News: Economic Survey 2019-20 has said that the number of stubble-burning incidents (61,332) in 2019 was the least in four years. However, the survey highlights agricultural residue burning as a “major concern”.
Stubble Burning: It is the practice of intentionally setting fire to residues that remains after the harvest of a crop. It is usually done to clear the field quickly for the next season and to burn off weeds and other pests.
- The Centre and states of Punjab, Haryana and Uttar Pradesh have declared “zero-tolerance policy” on stubble burning.
- In 2018, the Punjab government drafted an action plan to deal with stubble burning. Under the plan, the state has decided to provide straw management machinery at 80% subsidy to the cooperative societies and other groups and at 50% subsidy to individual farmers.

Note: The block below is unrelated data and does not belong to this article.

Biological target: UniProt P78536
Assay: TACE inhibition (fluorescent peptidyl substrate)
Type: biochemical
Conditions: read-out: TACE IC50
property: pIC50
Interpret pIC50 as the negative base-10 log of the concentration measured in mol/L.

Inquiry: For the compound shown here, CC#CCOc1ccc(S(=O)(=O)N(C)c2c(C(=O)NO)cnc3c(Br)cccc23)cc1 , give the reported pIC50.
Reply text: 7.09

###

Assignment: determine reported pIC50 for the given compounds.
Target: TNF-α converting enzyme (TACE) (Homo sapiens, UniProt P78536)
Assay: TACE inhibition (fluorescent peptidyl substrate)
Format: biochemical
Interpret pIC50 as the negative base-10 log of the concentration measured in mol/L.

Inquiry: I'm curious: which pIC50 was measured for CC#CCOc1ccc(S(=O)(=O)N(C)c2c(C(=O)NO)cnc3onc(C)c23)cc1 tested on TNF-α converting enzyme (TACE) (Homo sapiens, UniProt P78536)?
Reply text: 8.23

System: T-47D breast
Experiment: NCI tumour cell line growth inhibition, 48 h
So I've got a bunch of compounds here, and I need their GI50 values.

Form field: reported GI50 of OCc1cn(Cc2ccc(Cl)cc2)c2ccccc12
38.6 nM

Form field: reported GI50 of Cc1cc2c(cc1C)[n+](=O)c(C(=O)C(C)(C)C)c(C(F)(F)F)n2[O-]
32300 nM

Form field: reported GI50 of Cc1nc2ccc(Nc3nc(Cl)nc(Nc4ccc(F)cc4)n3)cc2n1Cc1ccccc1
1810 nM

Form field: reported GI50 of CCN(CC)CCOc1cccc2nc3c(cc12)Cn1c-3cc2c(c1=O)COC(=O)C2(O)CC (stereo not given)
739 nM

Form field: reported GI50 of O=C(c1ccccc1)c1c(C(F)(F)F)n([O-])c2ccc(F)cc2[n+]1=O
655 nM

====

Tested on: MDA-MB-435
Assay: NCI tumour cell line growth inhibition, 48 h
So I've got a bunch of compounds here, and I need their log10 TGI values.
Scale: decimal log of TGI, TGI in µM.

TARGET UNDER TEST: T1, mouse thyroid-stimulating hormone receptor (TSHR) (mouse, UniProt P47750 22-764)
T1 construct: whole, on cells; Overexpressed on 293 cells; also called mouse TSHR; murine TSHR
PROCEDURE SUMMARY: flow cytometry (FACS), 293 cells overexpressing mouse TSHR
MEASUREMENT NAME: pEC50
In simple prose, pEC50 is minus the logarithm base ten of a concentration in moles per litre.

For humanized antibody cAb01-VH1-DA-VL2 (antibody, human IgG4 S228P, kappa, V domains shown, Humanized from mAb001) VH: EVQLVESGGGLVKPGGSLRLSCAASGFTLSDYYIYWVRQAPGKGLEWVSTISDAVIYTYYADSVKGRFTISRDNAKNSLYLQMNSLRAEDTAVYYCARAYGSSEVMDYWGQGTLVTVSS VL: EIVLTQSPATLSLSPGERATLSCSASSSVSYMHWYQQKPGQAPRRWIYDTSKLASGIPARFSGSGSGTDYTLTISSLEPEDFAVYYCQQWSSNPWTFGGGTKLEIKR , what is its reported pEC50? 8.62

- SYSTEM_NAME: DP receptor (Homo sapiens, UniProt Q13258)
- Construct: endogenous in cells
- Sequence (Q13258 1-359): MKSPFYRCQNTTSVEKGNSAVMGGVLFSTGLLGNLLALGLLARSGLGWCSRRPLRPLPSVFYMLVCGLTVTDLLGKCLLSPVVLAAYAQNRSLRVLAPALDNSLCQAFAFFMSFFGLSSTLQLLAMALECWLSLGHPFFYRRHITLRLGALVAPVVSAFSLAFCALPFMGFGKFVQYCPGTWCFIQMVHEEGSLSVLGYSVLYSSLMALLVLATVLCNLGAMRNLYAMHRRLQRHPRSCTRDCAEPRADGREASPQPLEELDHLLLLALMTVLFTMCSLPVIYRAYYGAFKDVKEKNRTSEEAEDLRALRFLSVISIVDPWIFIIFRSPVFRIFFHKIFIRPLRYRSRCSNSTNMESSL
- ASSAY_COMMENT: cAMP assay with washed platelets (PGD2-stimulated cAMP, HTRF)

- Happy Seeder: It is a tractor-operated machine developed by the Punjab Agricultural University (PAU) in collaboration with Australian Centre for International Agricultural Research (ACIAR). It is used for in-situ management of paddy stubble (straw).
- Advanced Air Quality Early Warning System: It has been developed by Indian Institute of Tropical Meteorology, Pune, under MoES. The system uses data of stubble burning incidents from the past 15 years to predict the date and place of the next burning.
Recommendations put forward by Economic Survey 2019-2020:
- Agriculture conservation should be promoted with “low lignocellulosic” crop residues such as rice, wheat and maize.
- Crop residue-based briquettes(a block of compressed coal dust or peat used as fuel.) to be encouraged
- Thermal power plants in the vicinity to be encouraged to undertake co-firing of crop residues with coal